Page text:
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The 2015 SmarterYM Reading List:
5 books you should pick up TODAY

 by Aaron Helman | @aaronhelman

Presenting the 2015 SmarterYM Reading List...
I sat down in January to start whittling away at this list, and it was immensely challenging. My goal was to take the 100+ books I've read in the last year, and boil those down to the FIVE that I think best address youth ministry in 2015.

If you were an intern in my ministry, I'd consider four of these books essential reading. That's how valuable they are proving to be in my life and my ministry.

Here we go.

Essentialism by Greg McKeown
I loved this book. McKeown deals with the idea that with narrowed focus and commitment to priority (not priorities!), we are able to make a more significant impact.

How many youth ministers do you know who are planning dozens of different events and programs, but aren't seeing the impact they really hoped they would?

Essentialism deals with the idea that when we focus on the stuff that matters the most, we can massively multiply our impact.
[Get Essentialism by Greg McKeown at Amazon.]


Lead Small by Reggie Joiner
This summer, Lead Small will be required reading for ALL of my small group leaders, and maybe it will be for yours too.

As students become more stressed out than ever before, they're going to need pastors more than they need programs. And the only way to make that happen is to equip more of our adults to be in ministry and relationship with teenagers.


Lead Small is the best resource to help us learn how to pastor, shepherd, and lead their small groups.
[Get Lead Small by Reggie Joiner at Amazon.]


Comedy Writing for Late Night TV by Joe Toplyn
You don't have to be funny when you speak. It's totally possible to be effective without making people laugh.

But if humor is a tool in your arsenal, you should at least be good at it. After all, there's nothing more awkward than when someone fails at deliberately trying to be funny.

Here's the thing. Upfront humor is a learnable and improvable skill, and although Comedy Writing was written for the racier world of late night shows, the principles will help you too.
[Get Comedy Writing by Joe Toplyn at Amazon.]


Creature of the Word by Matt Chandler
I try not to buy-in to the Christian celebrity game, but I am a huge fan of Matt Chandler and his obsession with preaching grace.

Teenagers are expected to perform athletically, academically, socially, artistically... All of them have felt the consequences of a failure to perform.

That means that the idea of grace is more counter-cultural than ever, so we're going to need to plan on spending more of our time explaining it. This book will help you do that.
[Get Creature of the Word by Matt Chandler at Amazon.]


Communicating for a Change by Andy Stanley
This was on the 2014 reading list. It's on the 2015 reading list. It will probably be on the 2016 reading list.

That's because of all the preaching, teaching, and speaking books that I've picked up in the last decade, I haven't gone back to any of them as much as I've gone back to Communicating for a Change.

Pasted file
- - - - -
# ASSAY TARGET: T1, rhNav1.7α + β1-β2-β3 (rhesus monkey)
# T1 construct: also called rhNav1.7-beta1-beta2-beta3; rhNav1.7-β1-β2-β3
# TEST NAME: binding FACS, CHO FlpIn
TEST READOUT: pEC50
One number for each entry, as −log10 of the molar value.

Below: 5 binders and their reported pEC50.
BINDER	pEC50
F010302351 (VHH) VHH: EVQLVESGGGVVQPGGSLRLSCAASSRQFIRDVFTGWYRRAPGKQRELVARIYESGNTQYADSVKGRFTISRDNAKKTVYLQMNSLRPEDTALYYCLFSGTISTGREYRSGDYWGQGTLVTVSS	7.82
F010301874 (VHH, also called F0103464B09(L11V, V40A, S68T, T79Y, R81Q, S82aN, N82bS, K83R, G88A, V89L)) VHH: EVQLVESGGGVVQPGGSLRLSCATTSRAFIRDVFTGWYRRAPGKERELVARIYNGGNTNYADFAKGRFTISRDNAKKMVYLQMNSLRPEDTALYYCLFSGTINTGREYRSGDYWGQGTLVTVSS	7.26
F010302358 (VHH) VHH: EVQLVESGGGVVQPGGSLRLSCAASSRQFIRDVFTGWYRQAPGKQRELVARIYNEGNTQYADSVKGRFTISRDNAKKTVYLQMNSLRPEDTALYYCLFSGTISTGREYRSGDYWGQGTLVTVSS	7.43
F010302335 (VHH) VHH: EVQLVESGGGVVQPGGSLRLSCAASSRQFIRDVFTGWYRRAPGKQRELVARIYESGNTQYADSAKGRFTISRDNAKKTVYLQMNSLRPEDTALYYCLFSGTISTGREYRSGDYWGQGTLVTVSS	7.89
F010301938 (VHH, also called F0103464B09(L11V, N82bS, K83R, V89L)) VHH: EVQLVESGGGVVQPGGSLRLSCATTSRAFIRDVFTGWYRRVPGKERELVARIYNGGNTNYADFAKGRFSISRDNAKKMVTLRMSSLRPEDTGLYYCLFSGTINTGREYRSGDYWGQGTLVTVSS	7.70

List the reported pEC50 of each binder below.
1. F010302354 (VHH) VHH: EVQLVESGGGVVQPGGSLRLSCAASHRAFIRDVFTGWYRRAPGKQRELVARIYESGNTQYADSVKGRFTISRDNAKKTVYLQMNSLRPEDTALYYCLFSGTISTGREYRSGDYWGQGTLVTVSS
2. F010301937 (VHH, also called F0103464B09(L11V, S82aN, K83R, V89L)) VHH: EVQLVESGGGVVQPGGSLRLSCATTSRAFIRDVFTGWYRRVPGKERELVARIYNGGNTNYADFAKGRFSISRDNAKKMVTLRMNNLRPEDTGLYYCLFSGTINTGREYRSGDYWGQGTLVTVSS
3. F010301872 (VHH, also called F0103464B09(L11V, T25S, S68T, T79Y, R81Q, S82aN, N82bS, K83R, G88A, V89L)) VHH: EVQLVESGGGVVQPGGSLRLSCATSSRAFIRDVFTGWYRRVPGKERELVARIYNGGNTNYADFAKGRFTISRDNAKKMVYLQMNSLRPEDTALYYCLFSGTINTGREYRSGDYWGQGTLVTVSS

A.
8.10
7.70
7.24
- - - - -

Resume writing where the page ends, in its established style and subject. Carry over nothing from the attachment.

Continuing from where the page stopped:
Some people will think I'm the old man for going back to this well, but there it is - the best book for communicators I've ever read.
[Get Communicating for a Change by Andy Stanley at Amazon.]

A way to get students to read their Bibles (that might actually work)!

 by Aaron Helman | @aaronhelman | loading comments...

Like most youth workers, I'm always looking for ways to encourage my students to get into reading Scripture.

(If you've been here for a while, you already know that I don't tell them to read their Bibles every day.)

So when I fell into a crazy, simple, and powerful idea about Scripture-reading, I knew I had to give it a shot.

The craziest part? It kind of worked

I also knew I had to share it with you, so let's get started with this:

Is it possible that different parts of the Bible were meant to be read in different ways? (I think yes.)

Here's what I mean. Obviously, the individual Psalms sort of stand alone. If you wanted, you could read one Psalm - one chapter - at a time and take home the meaning each intended.

But what about the rest of the Bible?

Is reading the Bible in daily chapter-sized chunks really the best way to fully engage with its stories? [Click to tweet this.]

The epic story of the Exodus reads like the script to a blockbuster film. You don't watch movies like that in ten minute chunks.

The book of Jonah reads like a short story or Novella. You don't read those in multiple sittings spread out across the course of days.

And my favorite example? What about the letters of Paul? They're letters and they're written like letters.

Who are the people who receive a letter from a loved one and then read it a paragraph at a time for week? Yet, that's how students are trained - purposefully or not - to read the book of Philippians.

Is it possible that students would comprehend Philippians better if they read it like a letter instead of a bunch of randomly chunked sentences? [Click to tweet this.]

We tried it and the verdict was a pretty unanimous yes.

So, if you gave me the choice of asking a student to read a chapter of Philippians every day for four days or reading Philippians in its entirety in one sitting and then not opening their Bible for three more days?